Published as part of the Ubuntu Community Learning Week
Custom widgets Notes
Plain Text version: http://dl.dropbox.com/u/123544/custom-widget-notes.txt
- This is a collection of realisations i have had with regards my adventures creating custom widgets
- There are often many ways to accomplish similar ends
- there may be more correct ways to accomplish things than as presented here
- this will be a python/gtk/cairo -centric chat
So why would we want to use custom widgets?
- solve specific problems in interesting and (perhaps) more effective ways
- Add visual flare and identity to an application
- encourages experimentation with new ways of interacting with an app or providing feedback
- great way to get to know the nitty-gritty of toolkits
- If you are of the right disposition, they can be really fun to code and test
- If you get good at it, you can free yourself from the default toolkit and let your imagination run wild
What are the draw backs?
- Can be difficult to test, and get right!
- Many behaviours that may need implementing to reach the status quo
- Accessibility issues
- May not coexist well with different themes or the 'feel' of the surrounding GUI components
Before you start: get familiar with existing widgets
- Its best to research what existing widgets are capable of. this can save you a lot of time and if often an eye-opener
- Even if you conclude no gtk widget exists sufficient to your needs, its instructive to see how other widgets are structured, i.e. api and classes may hint at a good architecture for your own widget
- You are going to have to subclass a gtk widget at some point, which is best?
- Eventboxes or DrawingAreas or some other gtk widget?
- Be familiar with what a gtk.Widget provides for free so you dont go implementing unnecessary things
- IMHO, Provides a great canvas for creating custom widgets
- receive events such as button-presses, button-releases, key-presses, focus-in... etc
- A lightweight starting point
- I am a fan of gtk.EventBox.set_visible_window(False)
- Your event box no longer draws its own background
Why is having no background good?
- You can still draw to the area allocated to your EventBox either with cairo or gtk.Style
- You can achieve a composited effect
- A parent container could have an unusual background, say a coloured gradient
- You may want to draw a non-rectangular shape to your EventBox on-top of a funky background
Lets see some code
Python Script: http://dl.dropbox.com/u/123544/custom-widget-1.py
- demonstrates drawing on a parent container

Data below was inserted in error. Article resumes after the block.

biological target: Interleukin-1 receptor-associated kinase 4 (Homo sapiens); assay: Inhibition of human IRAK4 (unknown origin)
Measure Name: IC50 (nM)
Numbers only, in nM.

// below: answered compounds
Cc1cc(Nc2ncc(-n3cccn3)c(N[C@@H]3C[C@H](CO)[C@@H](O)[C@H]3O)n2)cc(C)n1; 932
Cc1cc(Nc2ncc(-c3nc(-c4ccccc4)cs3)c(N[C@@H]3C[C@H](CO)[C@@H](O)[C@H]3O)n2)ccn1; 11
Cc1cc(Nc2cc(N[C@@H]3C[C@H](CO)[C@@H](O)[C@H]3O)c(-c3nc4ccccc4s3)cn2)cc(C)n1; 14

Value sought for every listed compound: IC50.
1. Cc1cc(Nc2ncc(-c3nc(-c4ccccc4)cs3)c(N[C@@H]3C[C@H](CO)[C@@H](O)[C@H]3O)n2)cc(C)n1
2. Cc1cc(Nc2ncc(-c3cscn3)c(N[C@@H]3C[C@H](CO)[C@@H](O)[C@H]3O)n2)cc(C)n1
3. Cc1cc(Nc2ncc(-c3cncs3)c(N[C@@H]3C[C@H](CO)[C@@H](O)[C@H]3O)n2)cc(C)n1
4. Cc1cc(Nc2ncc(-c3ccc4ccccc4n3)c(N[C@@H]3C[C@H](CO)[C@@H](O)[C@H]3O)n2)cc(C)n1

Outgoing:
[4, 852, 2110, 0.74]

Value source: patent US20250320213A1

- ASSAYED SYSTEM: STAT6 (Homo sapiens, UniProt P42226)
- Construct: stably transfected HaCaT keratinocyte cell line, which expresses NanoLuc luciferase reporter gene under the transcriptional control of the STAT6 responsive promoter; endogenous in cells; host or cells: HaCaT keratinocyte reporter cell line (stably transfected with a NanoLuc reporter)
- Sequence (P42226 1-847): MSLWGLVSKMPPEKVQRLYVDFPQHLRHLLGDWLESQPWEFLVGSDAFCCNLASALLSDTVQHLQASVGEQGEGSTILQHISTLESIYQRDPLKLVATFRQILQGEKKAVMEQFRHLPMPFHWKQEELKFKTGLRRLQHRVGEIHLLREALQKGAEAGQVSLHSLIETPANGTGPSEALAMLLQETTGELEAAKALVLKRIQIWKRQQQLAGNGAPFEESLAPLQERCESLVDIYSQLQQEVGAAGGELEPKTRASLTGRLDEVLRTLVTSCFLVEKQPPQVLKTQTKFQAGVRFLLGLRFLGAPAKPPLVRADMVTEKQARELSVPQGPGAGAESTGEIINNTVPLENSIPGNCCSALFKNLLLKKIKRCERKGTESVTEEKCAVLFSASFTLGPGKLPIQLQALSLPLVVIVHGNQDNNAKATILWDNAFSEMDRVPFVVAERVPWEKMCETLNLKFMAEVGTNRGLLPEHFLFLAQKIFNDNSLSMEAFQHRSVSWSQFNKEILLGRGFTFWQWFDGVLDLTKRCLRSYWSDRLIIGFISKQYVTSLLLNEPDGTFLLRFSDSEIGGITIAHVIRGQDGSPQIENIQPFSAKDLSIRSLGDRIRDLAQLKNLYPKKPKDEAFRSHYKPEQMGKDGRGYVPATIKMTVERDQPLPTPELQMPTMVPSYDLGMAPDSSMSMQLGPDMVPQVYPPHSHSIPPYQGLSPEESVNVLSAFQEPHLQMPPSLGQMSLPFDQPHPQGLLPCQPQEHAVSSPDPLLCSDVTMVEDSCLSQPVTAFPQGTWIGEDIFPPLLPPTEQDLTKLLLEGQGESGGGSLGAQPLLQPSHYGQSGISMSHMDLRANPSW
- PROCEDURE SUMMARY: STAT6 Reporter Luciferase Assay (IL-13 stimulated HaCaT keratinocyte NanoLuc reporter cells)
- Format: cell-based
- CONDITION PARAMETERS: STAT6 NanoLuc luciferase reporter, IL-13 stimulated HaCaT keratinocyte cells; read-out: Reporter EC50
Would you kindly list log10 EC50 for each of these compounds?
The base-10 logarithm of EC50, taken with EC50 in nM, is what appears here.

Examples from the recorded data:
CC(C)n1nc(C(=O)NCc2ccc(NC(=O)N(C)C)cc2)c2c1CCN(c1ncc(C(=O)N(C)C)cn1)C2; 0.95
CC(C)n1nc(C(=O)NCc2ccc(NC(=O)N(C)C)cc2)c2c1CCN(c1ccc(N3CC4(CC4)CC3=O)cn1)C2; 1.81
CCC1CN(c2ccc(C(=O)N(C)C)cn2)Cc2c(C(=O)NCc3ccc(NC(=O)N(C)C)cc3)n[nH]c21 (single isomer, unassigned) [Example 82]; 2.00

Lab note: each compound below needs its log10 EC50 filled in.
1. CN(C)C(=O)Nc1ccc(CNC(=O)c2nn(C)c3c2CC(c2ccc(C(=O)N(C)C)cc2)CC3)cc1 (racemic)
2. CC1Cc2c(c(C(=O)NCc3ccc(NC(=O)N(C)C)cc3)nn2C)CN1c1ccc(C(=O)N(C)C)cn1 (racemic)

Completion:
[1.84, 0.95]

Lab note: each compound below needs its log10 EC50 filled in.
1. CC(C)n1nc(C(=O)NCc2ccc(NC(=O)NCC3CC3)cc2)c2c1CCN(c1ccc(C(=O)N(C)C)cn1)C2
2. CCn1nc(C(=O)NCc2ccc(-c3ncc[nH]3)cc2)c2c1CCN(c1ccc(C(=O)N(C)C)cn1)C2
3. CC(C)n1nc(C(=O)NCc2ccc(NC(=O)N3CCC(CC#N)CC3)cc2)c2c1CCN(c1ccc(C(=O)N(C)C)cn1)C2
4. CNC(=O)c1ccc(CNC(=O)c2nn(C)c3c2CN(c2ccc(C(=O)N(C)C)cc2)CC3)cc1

- drawing to your 'own' EventBox
- connecting to events
Fitting in: part 1 - gtk.Style
Python Script: http://dl.dropbox.com/u/123544/custom-widget-2.py
- gtk.Style provides a palette of colours derived from the current gtk-theme
- You can access these when drawing your widget or once your widget is realised
- gtk.Style also provides simple draw methods, handy ones include:
- Caveat 1: Some themes do not implement all paint_* methods :(
- Caveat 2: Often to achieve the desired effect you need to supply the correct 'hint' to the paint method
- Caveat 3: Hint names can be difficult to track down, usually Google is your friend, failing that, gtk source code is a fall-back
- Caveat 4: Even with the correct hint things may not draw as expected ;(
- You may need an actual & realised widget to paint from ;O
- An example: Say you want to imitate the frame of a gtk.Viewport, achieve the correct colour etc (Note: python-like psuedo-code follows...)
- vbox_widget.style.paint_hline(*args, window=vbox_window, hint='viewport') = Fail
- the colour does not reliably match the colour of an actual viewport frame
- viewport_widget.style.paint_hline(*args, window=vbox_window, hint='viewport') = Success
- we needed to call the paint_hline method from an actual gtk.Viewport.style to achieve the intended result
- If you store colour information or font size, do it in a way such that colours and dimensions can be updated when the user changes themes
- You can achieve this by connecting to the "style-set" signal
Fitting in: part 2 - cairo and mask_surface
- Firstly, FYI: cairo rocks. Learn it well :-D
- using cairo and masking is a another effective way of doing fancy visuals that fit in with their surroundings
- Its tricky to explain but,
- With CairoContext.mask_surface(...) you can provide an image with an alpha channel ((semi-)transparent pixels)...
- and composit it with a colour derived from the gtk-theme
Cool! So we wrote a custom widget that looks great. What now?
What is accessibility?
Python Script: http://dl.dropbox.com/u/123544/custom-widget-3.py
- Its additional contextual information about what your widget does and how it relates to other components around it
- Example: A visually impaired person may require assistance from a screen reader such as Orca. For Orca to provide meaningful assistance to our user, your widget needs provide information about itself to Orca.
The basics of implementing accessibility
- Starting with an existing gtk widget gets you a long way, nevertheless...
- Accessibility can be a tricky topic to get 100% right but there are some basics you should always cover...
- Firstly, install Orca and Accerciser from the repositories.
- Testing with these apps will give you a good indication as to how well your app/widget is doing accessibility-wise
- Read up on the atk toolkit, its the gtk of accessibility
- What is your widgets name and description?
- What is its role?
- How does it relate to other components?
- a11y = my_widget.get_accessible()
- a11y.set_name('..') # this is different from gtk.Widget.set_name()
- a11y.set_role( atk.ROLE_* )
Thats all for now. Go wild and experiment with your widget ideas!!!!